Academic journal article Canadian Journal of Experimental Psychology

Modulating the Interference Effect in Timing with Varying Stimulus Onset Asynchrony

Academic journal article Canadian Journal of Experimental Psychology

Modulating the Interference Effect in Timing with Varying Stimulus Onset Asynchrony

Article excerpt

The interference effect on time judgments, when subjects are also required to perform a concurrent nontemporal task, is one of the most reliable findings in the time perception literature. In the present study, the interference between a time discrimination task (short or long tone) and a digit classification task (even or odd digit) was analysed using the overlapping tasks paradigm. Reaction times in the digit task were shorter at longer values of stimulus onset asynchrony (SOA) in Experiment 1, showing a clear modulation of interference with varying the relative position of the tasks. Using longer tone durations in Experiment 2, reaction times in the digit task were affected not only by the overlap between the tasks but also by the temporal proximity of responses in the timing and digit tasks. In Experiment 3, the effect of varying the SOA on performance on the digit task was abolished when the auditory tone was irrelevant, thus eliminating an interpretation in terms of distraction from the tone offset. We conclude that the interference effect in concurrent time discrimination and digit classification may be modulated by the degree of overlap between the tasks as well as by the overlap between late processing stages related to decision and response components in the 2 tasks.

Keywords: time discrimination, timing, interference effect, dual-task paradigm, stimulus onset asynchrony

The interference effect is one of the most consistent findings in the human timing literature (Brown, 1997, 2008, 2010). It generally refers to a shortening of perceived time when it is estimated while performing some attention-demanding task relative to conditions in which timing is performed alone. For example, a 2-s tone may be judged as lasting about 2 s if the judgment is made under single-task timing conditions, but it may be judged as lasting about 1.5 s if a change in tone frequency must be detected during the temporal judgment task (e.g., Casini & Macar, 1997). The shortening is usually greater as demands in concurrent processing increase, an effect observed with a wide range of concurrent tasks involving perceptual (Casini & Macar, 1997; Champagne & Fortin, 2008; Field & Groeger, 2004), motor (Brown & Bennett, 2002), and cognitive (Fortin, Champagne, & Poirier, 2007; Fortin, Schweickert, Gaudreault, & Viau-Quesnel, 2010; Neath & Fortin, 2005; Rammsayer & Ulrich, 2005; Zakay, 1993) processing. These results are classically observed in prospective timing tasks, when participants know in advance that temporal judgments are required.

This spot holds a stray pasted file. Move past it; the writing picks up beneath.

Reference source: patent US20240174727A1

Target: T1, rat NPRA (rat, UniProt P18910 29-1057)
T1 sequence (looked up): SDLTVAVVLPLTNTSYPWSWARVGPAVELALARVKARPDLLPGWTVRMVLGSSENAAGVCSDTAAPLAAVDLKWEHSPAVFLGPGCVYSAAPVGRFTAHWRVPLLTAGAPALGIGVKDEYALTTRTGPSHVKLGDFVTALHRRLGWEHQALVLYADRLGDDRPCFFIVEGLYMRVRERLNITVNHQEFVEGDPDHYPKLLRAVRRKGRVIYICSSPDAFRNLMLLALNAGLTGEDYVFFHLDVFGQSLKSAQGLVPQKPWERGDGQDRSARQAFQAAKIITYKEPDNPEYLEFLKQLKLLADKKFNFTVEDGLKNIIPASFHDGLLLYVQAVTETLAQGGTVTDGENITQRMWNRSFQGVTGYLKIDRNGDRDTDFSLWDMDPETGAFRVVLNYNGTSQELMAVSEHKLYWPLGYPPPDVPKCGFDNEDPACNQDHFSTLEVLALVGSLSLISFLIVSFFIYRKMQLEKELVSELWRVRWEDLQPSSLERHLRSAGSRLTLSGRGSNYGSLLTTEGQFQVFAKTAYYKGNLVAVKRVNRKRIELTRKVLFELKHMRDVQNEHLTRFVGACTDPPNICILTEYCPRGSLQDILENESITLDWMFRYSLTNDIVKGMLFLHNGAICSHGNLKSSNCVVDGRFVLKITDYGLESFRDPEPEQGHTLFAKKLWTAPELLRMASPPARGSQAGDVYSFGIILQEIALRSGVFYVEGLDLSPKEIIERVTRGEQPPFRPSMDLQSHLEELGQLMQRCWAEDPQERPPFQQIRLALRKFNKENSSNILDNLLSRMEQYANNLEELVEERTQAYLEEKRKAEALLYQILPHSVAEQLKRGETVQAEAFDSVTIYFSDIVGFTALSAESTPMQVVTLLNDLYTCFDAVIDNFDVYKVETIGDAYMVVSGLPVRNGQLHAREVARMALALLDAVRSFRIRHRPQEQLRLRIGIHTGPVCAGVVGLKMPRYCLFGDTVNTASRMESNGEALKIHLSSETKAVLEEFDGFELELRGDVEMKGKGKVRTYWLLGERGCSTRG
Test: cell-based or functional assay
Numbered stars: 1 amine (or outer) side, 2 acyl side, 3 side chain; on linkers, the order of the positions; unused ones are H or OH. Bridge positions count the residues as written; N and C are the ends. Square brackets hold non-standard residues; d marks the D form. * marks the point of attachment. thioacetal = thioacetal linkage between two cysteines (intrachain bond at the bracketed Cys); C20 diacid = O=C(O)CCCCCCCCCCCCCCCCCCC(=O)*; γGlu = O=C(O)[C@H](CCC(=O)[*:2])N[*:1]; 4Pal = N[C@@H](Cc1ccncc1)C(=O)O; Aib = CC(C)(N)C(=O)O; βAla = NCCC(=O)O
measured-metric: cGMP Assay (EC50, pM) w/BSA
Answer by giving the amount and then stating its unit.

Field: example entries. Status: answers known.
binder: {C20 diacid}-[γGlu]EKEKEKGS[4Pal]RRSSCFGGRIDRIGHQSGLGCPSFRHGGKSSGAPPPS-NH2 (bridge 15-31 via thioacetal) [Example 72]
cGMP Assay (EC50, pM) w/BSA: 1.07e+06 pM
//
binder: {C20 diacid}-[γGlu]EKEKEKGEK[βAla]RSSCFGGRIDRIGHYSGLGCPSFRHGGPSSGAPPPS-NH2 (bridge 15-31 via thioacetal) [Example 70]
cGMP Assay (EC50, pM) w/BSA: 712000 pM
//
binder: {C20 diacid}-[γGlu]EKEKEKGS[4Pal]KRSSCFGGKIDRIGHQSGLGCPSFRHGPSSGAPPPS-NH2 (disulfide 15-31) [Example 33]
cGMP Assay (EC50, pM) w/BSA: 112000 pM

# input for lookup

The interference effect is usually explained by an interruption in accumulation of temporal information. This interpretation is common to accumulator models of time estimation such as the scalar expectancy theory (SET; Gibbon, 1977) and its associated information-processing models (Church, 1984; Gibbon, Church, & Meek, 1984; see also Creelman, 1962; Treisman, 1963), as well as in the attentional gate model (Zakay & Block, 1996). According to this interpretation, the basis of temporal judgments is an accumulation of temporal information (defined as units or pulses) emitted by an internal source of temporal information. For example, in a serial temporal production task, participants are asked to press on one key of the computer keyboard at a rate of one press every 5 s. At each keypress, participants must start estimating time and press again on the key when they judge that 5 s have elapsed since meir previous press. According to SET, the participants start accumulating pulses emitted from an internal source of temporal information, an "internal clock." Pulses are accumulated and stored in an accumulator/counter until the accumulated count is close enough to the number of pulses corresponding to the 5-s critical duration. A keypress is executed as soon as the criterion number of pulses is reached.

In SET, deciding whether or not the criterion number of pulses is reached at a particular instant, during a timing task, is based on a comparison process between the current number of pulses in the accumulator/counter with a criterion number in reference memory. …

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